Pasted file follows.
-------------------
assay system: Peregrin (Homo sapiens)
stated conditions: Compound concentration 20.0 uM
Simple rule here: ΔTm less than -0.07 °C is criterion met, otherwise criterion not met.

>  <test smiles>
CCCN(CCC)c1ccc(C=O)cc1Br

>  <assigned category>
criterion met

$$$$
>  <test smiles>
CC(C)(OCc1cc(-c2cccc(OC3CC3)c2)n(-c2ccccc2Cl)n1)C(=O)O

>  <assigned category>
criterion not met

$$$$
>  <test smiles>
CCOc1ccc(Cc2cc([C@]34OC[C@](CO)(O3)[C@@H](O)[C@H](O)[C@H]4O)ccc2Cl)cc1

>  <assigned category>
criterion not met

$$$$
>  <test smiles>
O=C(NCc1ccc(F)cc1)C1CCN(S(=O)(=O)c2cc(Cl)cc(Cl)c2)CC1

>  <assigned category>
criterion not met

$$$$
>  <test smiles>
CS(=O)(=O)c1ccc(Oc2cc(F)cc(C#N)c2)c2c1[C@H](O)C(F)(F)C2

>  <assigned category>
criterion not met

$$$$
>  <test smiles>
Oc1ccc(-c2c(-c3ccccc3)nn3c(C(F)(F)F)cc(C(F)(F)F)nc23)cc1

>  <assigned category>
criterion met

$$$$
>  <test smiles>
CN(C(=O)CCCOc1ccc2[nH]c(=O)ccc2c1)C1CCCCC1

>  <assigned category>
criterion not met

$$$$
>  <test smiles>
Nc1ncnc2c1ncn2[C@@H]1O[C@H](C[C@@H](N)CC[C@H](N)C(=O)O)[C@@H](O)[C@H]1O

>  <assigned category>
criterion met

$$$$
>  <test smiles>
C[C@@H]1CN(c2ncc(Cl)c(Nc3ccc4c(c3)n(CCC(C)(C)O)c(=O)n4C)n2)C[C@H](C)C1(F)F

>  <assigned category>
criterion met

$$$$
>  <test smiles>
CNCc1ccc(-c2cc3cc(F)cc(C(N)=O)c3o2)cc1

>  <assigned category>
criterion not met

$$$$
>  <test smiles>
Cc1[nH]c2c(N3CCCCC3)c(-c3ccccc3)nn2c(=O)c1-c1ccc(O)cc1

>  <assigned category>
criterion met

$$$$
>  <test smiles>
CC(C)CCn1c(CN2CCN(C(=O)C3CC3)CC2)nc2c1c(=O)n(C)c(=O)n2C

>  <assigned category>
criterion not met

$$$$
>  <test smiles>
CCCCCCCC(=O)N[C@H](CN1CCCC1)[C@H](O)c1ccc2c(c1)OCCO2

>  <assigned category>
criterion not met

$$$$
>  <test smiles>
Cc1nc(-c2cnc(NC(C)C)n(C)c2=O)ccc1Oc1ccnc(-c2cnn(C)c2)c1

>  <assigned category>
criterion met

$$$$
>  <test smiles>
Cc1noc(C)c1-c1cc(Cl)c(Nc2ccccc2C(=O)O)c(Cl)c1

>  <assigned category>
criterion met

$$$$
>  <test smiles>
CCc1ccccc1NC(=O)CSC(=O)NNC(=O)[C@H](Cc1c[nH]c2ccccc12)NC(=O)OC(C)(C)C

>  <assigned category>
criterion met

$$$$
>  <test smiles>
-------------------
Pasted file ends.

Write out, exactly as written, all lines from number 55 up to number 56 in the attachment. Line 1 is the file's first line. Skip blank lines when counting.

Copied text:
Cc1[nH]c2c(N3CCCCC3)c(-c3ccccc3)nn2c(=O)c1-c1ccc(O)cc1

>  <assigned category>